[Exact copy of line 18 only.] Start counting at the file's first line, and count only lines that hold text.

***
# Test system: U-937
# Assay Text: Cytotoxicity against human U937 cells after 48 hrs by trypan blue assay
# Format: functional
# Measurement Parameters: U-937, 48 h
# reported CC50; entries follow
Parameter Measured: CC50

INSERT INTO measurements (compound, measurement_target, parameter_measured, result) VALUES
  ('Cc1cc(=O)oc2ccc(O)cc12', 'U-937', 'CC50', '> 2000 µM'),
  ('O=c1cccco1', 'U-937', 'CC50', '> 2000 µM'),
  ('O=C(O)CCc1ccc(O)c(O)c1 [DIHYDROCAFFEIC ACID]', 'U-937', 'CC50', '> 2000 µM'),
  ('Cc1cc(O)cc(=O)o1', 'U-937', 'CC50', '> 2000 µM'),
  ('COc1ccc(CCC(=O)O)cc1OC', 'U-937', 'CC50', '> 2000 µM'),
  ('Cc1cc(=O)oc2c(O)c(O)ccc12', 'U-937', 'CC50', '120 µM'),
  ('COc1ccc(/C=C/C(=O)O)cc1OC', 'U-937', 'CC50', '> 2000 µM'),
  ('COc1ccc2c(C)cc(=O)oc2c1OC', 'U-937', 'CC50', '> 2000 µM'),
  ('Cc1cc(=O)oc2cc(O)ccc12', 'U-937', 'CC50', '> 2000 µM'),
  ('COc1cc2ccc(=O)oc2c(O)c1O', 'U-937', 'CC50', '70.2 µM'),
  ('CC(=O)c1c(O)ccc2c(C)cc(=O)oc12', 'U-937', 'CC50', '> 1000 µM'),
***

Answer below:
  ('CC(=O)c1c(O)ccc2c(C)cc(=O)oc12', 'U-937', 'CC50', '> 1000 µM'),